Last year, as I was watching the run-up to the release of the Beatles Rock Band and the box sets of Beatles CDs, I remembered that, years ago, I had sold a story to an online fiction magazine about an alternate universe in which Yoko, not John, got the bullet. Although I remembered the story vaguely, I could not remember the name of the story--or, for that matter, the magazine to which I had sold it.
After a little digging, I found the trail. The story, called "Shot Rings Out," appeared early in 2002 in Ideomancer. It was, I think, the second story I ever sold--a little slipstream fantasy in which the Beatles were on a Ribfest tour with a different guitar player.
It was a nice beginning. I was working hard on my speculative fiction writing back in 2001 and 2002. I was starting to make a little name for myself. I'd been reviewed; I had "a fluid style reminiscent of William Gibson and Poppy Z. Brite if both had gone punky hipster." I sold stories in the U.S. and England and Australia. I felt a little like Kilgore Trout, Kurt Vonnegut's science fiction novelist whose work was always packed inside lurid covers. Here's a magazine in which one of my stories appeared. My story "My Huckleberry Friend" was the lead story in this magazine. The story did not feature either robots or fishing.
I was at the height of my writing prowess. And I was miserable.
I was trapped in a bad marriage. The loneliness was beginning to crush me. Writing was my only refuge. Writing science fiction let me create little worlds I could control: places where I was in charge of who lived and who died, who got happy and who stayed lonely and confused.
When I look back on those stories now, I remember how sad they were. Not that they were humorless. One of my favorite stories was about an intelligent gorilla who played for the Chicago Cubs; another was about an advertising man who had to get rid of his cloned surrogate because the damn thing kept having crises of conscience. But there was an overwhelming sadness in all of them, as if sadness were the true human condition.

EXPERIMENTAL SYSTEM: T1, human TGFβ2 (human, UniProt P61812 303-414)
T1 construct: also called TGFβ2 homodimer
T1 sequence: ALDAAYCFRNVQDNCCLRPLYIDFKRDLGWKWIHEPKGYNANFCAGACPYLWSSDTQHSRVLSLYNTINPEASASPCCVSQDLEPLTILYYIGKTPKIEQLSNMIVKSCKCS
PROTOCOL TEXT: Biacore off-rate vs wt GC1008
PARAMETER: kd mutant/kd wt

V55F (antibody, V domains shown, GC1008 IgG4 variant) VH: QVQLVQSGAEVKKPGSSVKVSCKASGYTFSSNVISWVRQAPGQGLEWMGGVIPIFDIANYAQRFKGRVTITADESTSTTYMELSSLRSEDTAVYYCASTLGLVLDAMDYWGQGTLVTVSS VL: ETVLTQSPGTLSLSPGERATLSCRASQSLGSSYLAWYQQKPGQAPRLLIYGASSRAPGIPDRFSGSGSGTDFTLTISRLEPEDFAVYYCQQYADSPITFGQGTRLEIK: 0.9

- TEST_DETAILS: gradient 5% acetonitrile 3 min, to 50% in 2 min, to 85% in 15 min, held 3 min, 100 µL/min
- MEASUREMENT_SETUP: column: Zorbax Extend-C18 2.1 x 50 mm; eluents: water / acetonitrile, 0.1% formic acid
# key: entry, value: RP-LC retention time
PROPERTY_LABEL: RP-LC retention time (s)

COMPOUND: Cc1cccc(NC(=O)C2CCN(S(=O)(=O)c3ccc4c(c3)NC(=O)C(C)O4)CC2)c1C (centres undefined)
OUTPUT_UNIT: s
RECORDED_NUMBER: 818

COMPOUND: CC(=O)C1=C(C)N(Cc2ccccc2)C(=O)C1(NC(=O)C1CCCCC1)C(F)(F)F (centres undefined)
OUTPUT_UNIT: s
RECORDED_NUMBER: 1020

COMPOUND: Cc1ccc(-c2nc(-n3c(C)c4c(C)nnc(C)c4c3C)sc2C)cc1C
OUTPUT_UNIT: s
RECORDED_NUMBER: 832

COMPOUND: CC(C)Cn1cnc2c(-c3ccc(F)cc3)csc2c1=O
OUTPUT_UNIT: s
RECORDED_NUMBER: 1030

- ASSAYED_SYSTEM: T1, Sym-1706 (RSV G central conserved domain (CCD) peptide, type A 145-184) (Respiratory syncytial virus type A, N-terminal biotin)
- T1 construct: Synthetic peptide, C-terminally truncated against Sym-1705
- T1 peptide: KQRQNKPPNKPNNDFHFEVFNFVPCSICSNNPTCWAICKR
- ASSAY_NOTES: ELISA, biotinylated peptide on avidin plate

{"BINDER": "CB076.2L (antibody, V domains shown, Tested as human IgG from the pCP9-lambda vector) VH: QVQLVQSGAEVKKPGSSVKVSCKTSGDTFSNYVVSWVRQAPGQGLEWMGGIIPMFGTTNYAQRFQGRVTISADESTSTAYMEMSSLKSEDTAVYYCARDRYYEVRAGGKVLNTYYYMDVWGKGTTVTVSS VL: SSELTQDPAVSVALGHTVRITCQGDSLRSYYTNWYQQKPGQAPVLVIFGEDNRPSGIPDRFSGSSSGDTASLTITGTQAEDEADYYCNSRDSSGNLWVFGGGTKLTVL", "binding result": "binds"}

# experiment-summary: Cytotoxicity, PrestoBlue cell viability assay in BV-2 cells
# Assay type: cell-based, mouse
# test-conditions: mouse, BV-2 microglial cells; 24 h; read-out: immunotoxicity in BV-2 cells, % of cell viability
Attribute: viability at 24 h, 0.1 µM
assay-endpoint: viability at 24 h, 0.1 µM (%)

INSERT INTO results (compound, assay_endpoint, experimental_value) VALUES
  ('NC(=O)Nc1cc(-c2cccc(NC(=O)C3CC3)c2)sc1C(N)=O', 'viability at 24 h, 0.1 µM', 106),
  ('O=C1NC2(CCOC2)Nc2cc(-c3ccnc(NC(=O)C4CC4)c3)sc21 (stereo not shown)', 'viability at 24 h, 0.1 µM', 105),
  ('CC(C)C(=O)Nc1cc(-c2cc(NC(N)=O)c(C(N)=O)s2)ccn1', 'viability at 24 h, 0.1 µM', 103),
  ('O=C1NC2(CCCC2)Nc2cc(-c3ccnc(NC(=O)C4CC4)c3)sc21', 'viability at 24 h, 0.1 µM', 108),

Was I really that sad? Yes. So what happened?
I fell in love.
It's true. I fell in love, and it saved me, even while it ruined me as a writer of elegiac speculative fiction.
Suddenly, however, I could write love poems. I could express the wonder of being a man in his mid-forties encountering true love, perhaps for the first time ever.
Of course, as every working writer knows, the market for love poems is--well, perhaps you can sell them to greeting card companies if they're insipid enough. But I didn't care. I had an audience of one, and it was all I needed.
In the ensuing years, writing was always part of my life. I've always been a professional copywriter, so I've always written, almost every day. But I lost the desire to spin fictions out of my misery, because I simply wasn't miserable.
I'm still not miserable. I have a wonderful life. I remain convinced that I am one of those fortunate few who knows true love that lasts. In my infatuation, I used to tell My Beautiful Wife that I thought I was not only the luckiest man in the world, but the luckiest man in history.
I still believe that.
And I've chronicled some of what it felt like to be so unhappy, and to fall in love, as Frank Indiana. So It Was Cancer was a return to fiction writing after a long absence. It felt scary and liberating. And it is fiction. Even the parts that are emotionally true and resemble things that actually happened are filtered through a very flawed lens. The shit just didn't go down that way.
Now I'm writing again, but it's different. More balanced. Not so obsessive. But deeper--more emotionally resonant. I can risk exposing myself--my deepest fears, my darkest thoughts, my petty jealousies, all of me--because I know I am loved.
Love killed my writing career. Love has helped me find a new, deeper, richer writing voice. How lucky am I?